Study linking red and processed meat to colorectal cancer ‘most authoritative ever’
The case for red and processed meat increasing the risk of colorectal cancer is “convincing”, according to the most comprehensive and authoritative study ever published on the subject.
Released today, the Continuous Update Project (CUP) Expert Panel report updates findings from 2007’s Expert Panel report, with scientists at Imperial College London adding 263 new medical papers on colorectal cancer to the 749 that had been included previously, and making new judgements based on the entire body of information.
Ten new cohort studies on the link with red and processed meat were added to the 14 found in the 2007 report, leading the Expert Panel to conclude that the evidence for a link was “convincing”.
“On meat, the clear message that comes out of our report is that red and processed meat increase risk of bowel cancer and that people who want to reduce their risk should consider cutting down the amount they eat,” said panel chair Professor Alan Jackson of Southampton University.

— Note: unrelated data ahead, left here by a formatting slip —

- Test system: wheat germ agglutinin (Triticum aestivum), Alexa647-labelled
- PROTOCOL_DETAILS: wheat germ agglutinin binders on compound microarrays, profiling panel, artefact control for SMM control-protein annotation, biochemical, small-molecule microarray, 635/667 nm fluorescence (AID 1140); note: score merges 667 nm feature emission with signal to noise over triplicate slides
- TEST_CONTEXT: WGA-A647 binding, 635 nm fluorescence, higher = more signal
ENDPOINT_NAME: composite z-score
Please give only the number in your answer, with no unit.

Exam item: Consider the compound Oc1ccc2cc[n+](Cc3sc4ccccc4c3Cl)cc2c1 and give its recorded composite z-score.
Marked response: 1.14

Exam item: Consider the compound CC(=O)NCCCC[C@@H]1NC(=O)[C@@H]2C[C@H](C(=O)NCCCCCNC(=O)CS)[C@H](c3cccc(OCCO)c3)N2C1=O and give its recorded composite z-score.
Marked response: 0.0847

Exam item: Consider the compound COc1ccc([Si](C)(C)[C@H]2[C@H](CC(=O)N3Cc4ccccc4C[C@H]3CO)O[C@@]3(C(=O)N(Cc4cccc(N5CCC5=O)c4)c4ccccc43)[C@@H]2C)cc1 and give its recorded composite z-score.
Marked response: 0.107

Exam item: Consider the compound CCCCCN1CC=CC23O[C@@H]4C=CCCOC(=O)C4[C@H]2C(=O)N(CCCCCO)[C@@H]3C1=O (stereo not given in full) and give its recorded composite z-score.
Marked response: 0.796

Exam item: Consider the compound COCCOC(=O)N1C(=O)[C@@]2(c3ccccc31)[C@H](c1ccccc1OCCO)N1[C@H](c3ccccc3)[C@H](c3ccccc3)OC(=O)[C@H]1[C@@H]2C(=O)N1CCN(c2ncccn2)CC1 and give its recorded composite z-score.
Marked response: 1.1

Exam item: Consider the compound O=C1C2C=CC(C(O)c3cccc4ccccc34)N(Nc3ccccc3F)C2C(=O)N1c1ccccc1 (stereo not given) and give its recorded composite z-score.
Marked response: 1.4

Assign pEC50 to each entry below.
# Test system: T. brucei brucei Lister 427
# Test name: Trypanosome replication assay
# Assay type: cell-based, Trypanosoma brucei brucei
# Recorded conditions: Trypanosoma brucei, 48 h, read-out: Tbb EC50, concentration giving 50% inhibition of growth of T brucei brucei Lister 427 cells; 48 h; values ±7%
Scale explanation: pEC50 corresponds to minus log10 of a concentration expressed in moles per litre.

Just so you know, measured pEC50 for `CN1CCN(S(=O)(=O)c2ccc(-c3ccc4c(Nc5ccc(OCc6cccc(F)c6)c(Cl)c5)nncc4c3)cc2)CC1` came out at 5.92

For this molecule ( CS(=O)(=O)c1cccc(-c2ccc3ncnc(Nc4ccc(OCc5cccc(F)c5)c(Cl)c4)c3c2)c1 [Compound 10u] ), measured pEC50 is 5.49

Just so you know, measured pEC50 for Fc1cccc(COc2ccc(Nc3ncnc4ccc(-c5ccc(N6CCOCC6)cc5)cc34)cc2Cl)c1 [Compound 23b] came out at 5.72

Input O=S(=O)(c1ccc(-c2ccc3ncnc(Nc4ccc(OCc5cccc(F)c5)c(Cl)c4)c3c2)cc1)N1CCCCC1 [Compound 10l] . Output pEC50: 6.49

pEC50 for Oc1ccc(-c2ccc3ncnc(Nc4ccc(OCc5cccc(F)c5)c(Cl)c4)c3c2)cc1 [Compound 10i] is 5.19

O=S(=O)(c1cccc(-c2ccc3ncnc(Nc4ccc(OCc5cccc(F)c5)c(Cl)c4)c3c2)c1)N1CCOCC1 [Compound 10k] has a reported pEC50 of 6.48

WCRF recommends people limit their intake of meat to 500g a week.
The report – co-authored by the World Cancer Research Fund and American Institute for Cancer Research – also indicates that eating processed meat increases the risk of developing colorectal cancer twice as much as red meat.
Colorectal cancer (also known as cancer of the large bowel) is the third most common cancer in the UK, after breast and lung cancer. The report estimates that 43 per cent of cases – 17,000 – could be prevented if people ate less meat and more fibre. Too much alcohol and too little exercise are also contributory factors.
The CUP report also upgraded the beneficial role of fibre, saying the evidence that high-fibre food reduced the risk of colorectal cancer was now “convincing” rather than “probable”.